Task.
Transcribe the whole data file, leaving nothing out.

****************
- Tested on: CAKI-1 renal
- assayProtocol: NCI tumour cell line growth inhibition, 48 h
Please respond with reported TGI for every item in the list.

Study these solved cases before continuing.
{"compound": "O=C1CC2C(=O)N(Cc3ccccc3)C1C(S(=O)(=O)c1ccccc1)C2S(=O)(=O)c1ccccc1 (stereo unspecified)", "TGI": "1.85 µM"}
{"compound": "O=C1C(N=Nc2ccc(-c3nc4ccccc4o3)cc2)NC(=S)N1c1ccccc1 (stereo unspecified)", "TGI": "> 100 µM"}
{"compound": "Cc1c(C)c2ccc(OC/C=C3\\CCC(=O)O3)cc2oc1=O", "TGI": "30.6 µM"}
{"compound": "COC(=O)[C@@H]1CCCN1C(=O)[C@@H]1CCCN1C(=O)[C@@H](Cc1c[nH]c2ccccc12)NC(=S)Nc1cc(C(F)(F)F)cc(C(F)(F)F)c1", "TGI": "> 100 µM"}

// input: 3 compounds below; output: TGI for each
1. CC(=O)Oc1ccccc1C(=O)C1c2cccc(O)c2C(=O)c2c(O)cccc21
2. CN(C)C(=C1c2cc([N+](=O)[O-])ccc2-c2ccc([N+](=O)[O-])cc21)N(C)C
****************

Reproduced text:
- Tested on: CAKI-1 renal
- assayProtocol: NCI tumour cell line growth inhibition, 48 h
Please respond with reported TGI for every item in the list.

Study these solved cases before continuing.
{"compound": "O=C1CC2C(=O)N(Cc3ccccc3)C1C(S(=O)(=O)c1ccccc1)C2S(=O)(=O)c1ccccc1 (stereo unspecified)", "TGI": "1.85 µM"}
{"compound": "O=C1C(N=Nc2ccc(-c3nc4ccccc4o3)cc2)NC(=S)N1c1ccccc1 (stereo unspecified)", "TGI": "> 100 µM"}
{"compound": "Cc1c(C)c2ccc(OC/C=C3\\CCC(=O)O3)cc2oc1=O", "TGI": "30.6 µM"}
{"compound": "COC(=O)[C@@H]1CCCN1C(=O)[C@@H]1CCCN1C(=O)[C@@H](Cc1c[nH]c2ccccc12)NC(=S)Nc1cc(C(F)(F)F)cc(C(F)(F)F)c1", "TGI": "> 100 µM"}

// input: 3 compounds below; output: TGI for each
1. CC(=O)Oc1ccccc1C(=O)C1c2cccc(O)c2C(=O)c2c(O)cccc21
2. CN(C)C(=C1c2cc([N+](=O)[O-])ccc2-c2ccc([N+](=O)[O-])cc21)N(C)C